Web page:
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Art of Possibility

Women in high places

How Women in Hospitality is helping women step into the spotlight

By Chloe Chaplin

The space for women in hospitality has long been tricky to navigate. Industry perceptions, along with traditional gender stereotypes, have seen women largely underrepresented and, as a result, not afforded the same opportunities, recognition or network as their male counterparts.

Enter Women in Hospitality (WIH). Founded in 2015, WIH is ‘an organisation that supports and fosters career development of women in the hospitality industry’ and is now the premier organisation dedicated to inspiring, recruiting and retaining more females.

We sat down with Claire Van Vuuren, owner of the iconic Bloodwood in Newtown and Popla in Bellingen, and WIH board member, to discuss how she came to be involved with this important initiative and how things have changed for women working in hospitality since the organisation began.

How did you start out in hospitality?

Claire: I started out wanting to be an artist, so originally I went to art school, which was four years at uni. And while I was there I started working to support myself in bars and cafes, and I really enjoyed it. I just loved the fast pace and being part of a team, and I’ve never really looked back.

How did you become a chef?

Claire: When I was 24, I decided to do a chef’s apprenticeship. I started with a commercial cookery course, then moved to Canberra and became a first-year apprentice. I moved back to Sydney after that and then decided that I was going to learn the most about cooking from working in fine dining, so I put my head down for a few years and worked hard to learn everything I could.

And then you started your own restaurant?

Claire: Yeah, it was in one of the restaurants I worked at that I met my future business partners, and we opened Bloodwood in 2009. In between, I’d had all different jobs in hospo’ – from catering, to being a barista, to bartending, so I felt like I knew the industry, which was a plus. I had no experience owning a business though, so it was definitely a learning curve, but the restaurant kicked off well and was embraced by the community, which we were really grateful for.

Tell me about how Women in Hospitality started.

Claire: I met Julia Campbell, WIH’s founder, a few years before she started the organisation. She started talking about how there were lots of female hospitality support groups in NYC and had an idea to establish the same network here in Sydney. She approached me, and some other women with similar values, to start an official group with the aim of inspiring women to work and stay in the industry.

There are nine board members from all different parts of the industry, so there’s a real breadth of expertise, which is important.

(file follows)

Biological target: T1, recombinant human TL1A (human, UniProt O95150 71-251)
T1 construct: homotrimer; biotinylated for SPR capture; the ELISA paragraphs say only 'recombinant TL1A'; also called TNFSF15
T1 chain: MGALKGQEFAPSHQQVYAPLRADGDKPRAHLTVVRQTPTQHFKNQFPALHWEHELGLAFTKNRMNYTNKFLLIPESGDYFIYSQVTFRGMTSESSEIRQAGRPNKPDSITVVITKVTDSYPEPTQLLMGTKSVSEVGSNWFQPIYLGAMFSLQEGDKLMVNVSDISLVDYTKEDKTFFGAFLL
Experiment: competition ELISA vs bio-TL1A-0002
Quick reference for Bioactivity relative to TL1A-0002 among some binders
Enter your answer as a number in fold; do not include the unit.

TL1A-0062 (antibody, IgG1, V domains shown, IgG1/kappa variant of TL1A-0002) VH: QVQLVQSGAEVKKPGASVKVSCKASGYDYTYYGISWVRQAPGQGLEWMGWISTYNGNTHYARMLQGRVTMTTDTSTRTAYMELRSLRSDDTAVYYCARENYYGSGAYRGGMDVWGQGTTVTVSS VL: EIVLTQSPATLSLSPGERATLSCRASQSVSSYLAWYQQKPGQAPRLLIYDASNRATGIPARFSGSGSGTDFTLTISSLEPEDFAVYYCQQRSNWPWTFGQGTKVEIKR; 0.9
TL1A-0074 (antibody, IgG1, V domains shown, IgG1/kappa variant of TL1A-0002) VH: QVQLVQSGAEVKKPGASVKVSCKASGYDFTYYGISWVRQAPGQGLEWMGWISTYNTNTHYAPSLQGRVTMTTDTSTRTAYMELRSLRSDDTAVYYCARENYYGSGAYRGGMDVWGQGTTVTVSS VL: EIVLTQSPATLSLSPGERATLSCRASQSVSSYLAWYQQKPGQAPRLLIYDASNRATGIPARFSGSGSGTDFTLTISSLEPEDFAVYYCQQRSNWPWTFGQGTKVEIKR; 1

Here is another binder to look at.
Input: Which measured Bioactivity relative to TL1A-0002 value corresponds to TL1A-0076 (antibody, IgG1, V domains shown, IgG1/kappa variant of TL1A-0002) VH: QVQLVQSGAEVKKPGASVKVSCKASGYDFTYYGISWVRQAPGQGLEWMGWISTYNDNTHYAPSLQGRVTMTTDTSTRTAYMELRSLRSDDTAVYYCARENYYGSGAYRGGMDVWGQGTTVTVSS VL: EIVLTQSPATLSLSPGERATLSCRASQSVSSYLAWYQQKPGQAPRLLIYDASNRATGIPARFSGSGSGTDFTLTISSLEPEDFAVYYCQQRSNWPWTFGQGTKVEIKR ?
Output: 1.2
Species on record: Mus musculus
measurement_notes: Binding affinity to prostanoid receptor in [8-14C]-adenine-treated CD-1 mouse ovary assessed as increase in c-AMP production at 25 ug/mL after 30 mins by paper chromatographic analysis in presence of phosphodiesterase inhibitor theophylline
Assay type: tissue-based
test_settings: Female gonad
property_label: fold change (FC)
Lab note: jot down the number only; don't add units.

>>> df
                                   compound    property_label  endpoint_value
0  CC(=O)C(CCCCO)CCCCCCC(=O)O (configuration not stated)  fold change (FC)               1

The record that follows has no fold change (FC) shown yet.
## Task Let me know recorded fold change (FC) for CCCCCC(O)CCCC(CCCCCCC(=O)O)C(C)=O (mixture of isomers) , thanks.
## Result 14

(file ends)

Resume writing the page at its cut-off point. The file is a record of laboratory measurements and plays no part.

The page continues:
How do you think things have changed for women in hospitality over the last few years?

Claire: There’s been a definite shift in abuse and tolerance. Before, there would be certain kitchens that tolerated a level of language and treatment and everyone was just expected to put up with it or get out. That’s no longer the case. This is due to women standing up and putting their foot down, and there’s been a shift in the way we treat hospitality staff in general as a result.

You’re also seeing a lot more female head chefs in the limelight. The role of females in the industry is ever-changing and people are taking notice of that, so there’s more room for talented women to shine and get recognised for their achievements. Although there is still a lot of catching up to do.

These days, it’s not about the fight as much – it’s understood that women have a lot to contribute – now it’s more about making sure women have the courage to put themselves out there and go for the top jobs.

What do you think has caused this shift?

Claire: A lot of it has to do with the change to the way we view what makes someone ‘successful’ and what it takes to be ‘a success’. For example, kitchens are shifting from working their staff to the absolute bone and, instead, adopting a more realistic approach, in order to have healthier, happier, more productive staff that actually want to stay in the job for a long time. There’s definitely a shift towards understanding that you can have your team work a civilised, 40-hour week and have a family and still keep a business running successfully. The hours, conditions and pay rates were unrealistic so now we’re moving much more in line with other industries, which is a great thing.

But there’s still more to do?

Claire: Oh yeah, definitely. We’re still trying to break down perceptions around chef awards, and push for more women in the top jobs. The reality is, there’s more women in the industry than men, but way less female head chefs, so the numbers just don’t stack up.

How can women get involved with WIH?

Claire: We have monthly events and small dinners – and they’re a great way to meet other women in a way that’s very open and not at all intimidating. All the upcoming events are on the WIH website so people can jump on to get a list of dates and events.

We also have an excellent mentor program, which is a way for women to connect with other women who are experienced in the industry and can help them and give advice. If you want to get involved in that you fill out a questionnaire on WIH and if you fit the criteria you get matched up with a woman who becomes your mentor.

What would you tell women wanting to get involved in hospitality?

Claire: Just talk to people and get as much advice and experience you can. Also realise it’s not reality tv and it requires hard work and long hours, so you have to really want it. Find people who inspire you and align yourself with them.

Just do it, it’s the best job in the world.

 

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